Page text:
France extends electric-vehicle incentives until July 2022

PARIS — France is extending until July 2022 current incentives for the purchase of a new full-electric or plug-in hybrid vehicle as well as trade-in bonuses for cleaner new and used cars.

The purchase incentive offers 6,000 euros ($6,900) to private buyers and 4,000 euros to business customers who purchase a new full-electric vehicle costing 45,000 euros or less. All buyers can also get 2,000 euros off the price of a full-electric vehicle costing 45,000 to 60,000 euros.

Full-electric commercial vans are eligible for even higher subsidies – 7,000 euros for private buyers and 5,000 euros for businesses.

All incentives are capped at 27 percent of the total cost. 

Plug-in hybrid vehicles are eligible for 1,000 euro incentives.

A trade-in bonus for new and used electrified vehicles and internal combustion engine models that meet the latest emissions standards offers up to 5,000 euros, depending on household income. The program applies to gasoline cars from 1997 or earlier, and diesels from 2006.  

The incentives were scheduled to decrease on Jan. 1, 2022, to 5,000 euros for private buyers for full-electric vehicles and 3,000 euros for business customers, with plug-in bonuses eliminated entirely. 

Economy minister Bruno Le Maire first announced the extension of the incentives last week on the business network BFM, and minister for the ecological transition Barbara Pompili confirmed the move on Friday.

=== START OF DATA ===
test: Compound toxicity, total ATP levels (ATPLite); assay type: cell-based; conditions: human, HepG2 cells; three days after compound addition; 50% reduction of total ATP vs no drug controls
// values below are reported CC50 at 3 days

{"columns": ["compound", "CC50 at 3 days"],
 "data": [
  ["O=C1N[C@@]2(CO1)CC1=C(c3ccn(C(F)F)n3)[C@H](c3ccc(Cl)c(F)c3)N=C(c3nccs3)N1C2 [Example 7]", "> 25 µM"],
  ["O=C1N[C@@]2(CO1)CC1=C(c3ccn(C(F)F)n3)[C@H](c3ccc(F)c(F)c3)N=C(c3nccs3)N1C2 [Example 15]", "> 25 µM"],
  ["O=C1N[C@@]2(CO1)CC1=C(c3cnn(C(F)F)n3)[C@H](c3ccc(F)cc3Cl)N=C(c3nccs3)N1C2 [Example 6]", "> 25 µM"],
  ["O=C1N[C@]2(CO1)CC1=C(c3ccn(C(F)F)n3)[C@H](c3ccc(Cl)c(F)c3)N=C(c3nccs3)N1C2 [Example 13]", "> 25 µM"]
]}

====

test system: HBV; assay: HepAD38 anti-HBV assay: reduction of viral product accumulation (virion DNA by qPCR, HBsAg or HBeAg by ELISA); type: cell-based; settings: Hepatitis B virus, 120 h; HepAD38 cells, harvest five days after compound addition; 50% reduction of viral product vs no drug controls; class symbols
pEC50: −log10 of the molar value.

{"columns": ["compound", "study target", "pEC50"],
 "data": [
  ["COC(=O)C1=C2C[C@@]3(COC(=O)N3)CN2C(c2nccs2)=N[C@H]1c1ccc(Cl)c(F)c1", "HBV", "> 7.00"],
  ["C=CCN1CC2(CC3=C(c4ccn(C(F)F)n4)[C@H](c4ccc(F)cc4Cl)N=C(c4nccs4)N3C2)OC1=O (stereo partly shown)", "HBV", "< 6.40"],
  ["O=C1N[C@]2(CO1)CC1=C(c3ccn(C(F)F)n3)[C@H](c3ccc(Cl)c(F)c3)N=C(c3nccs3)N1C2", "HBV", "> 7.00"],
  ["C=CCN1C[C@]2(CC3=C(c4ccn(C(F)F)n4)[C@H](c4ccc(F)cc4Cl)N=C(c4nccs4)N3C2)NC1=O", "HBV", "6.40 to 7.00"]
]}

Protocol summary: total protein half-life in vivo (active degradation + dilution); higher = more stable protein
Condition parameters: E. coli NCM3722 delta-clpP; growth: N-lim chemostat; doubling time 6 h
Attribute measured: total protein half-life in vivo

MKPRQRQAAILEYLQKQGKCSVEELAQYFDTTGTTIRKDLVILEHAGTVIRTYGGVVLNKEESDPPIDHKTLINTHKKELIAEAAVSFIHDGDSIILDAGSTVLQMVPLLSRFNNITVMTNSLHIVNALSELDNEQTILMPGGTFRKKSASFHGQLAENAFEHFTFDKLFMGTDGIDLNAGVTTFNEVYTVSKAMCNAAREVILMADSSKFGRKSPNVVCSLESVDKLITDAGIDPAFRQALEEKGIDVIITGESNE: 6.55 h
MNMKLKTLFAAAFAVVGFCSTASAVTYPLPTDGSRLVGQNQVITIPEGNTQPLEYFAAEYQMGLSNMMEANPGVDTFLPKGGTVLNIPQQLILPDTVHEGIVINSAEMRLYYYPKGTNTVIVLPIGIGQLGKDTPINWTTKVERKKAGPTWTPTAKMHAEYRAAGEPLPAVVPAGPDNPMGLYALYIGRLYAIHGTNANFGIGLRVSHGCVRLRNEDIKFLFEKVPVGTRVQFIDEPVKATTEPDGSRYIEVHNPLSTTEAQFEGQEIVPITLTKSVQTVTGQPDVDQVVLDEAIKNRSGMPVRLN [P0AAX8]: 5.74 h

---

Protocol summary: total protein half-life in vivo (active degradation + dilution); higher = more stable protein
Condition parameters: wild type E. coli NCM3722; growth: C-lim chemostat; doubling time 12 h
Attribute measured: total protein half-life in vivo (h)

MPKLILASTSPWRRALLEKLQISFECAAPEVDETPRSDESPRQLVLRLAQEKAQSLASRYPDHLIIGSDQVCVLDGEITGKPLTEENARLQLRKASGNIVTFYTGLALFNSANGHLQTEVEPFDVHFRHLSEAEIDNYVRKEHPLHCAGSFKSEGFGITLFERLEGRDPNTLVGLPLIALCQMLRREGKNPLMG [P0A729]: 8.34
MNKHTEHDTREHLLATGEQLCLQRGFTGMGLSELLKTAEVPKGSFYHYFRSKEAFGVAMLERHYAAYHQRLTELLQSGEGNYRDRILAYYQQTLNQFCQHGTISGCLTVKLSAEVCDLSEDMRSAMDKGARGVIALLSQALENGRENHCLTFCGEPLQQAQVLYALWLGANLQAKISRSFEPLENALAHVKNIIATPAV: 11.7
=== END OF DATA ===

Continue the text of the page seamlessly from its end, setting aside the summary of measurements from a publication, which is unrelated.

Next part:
Le Maire said the cost of the energy transition overall would be “staggering,” and that state support continued to be needed to defray the costs of electric cars.

France first bumped up incentives for zero- and low-emission vehicles and trade-ins in May 2020 as part of a government coronavirus stimulus. The incentives were cut back this year as part of a plan to gradually eliminate them, but that has been put on hold.

President Emmanuel Macron is up for re-election next year, with the first round set for April, and he has been facing public anger at rising energy prices, including at the gas pump. A plan to raise diesel fuel taxes in 2019 set off the “yellow vest” protests that paralyzed the country’s retail sector for months.

French auto sales have fallen sharply in recent months – as they have across Europe – due to the automotive semiconductor shortage. Full-electric vehicles had a 12.7 percent market share in September, a 70 percent increase from 2020, according to electric vehicle trade association Avere.

Macron affirmed state support for the automotive industry as part of a 35-billion-euro economic plan released earlier this month.

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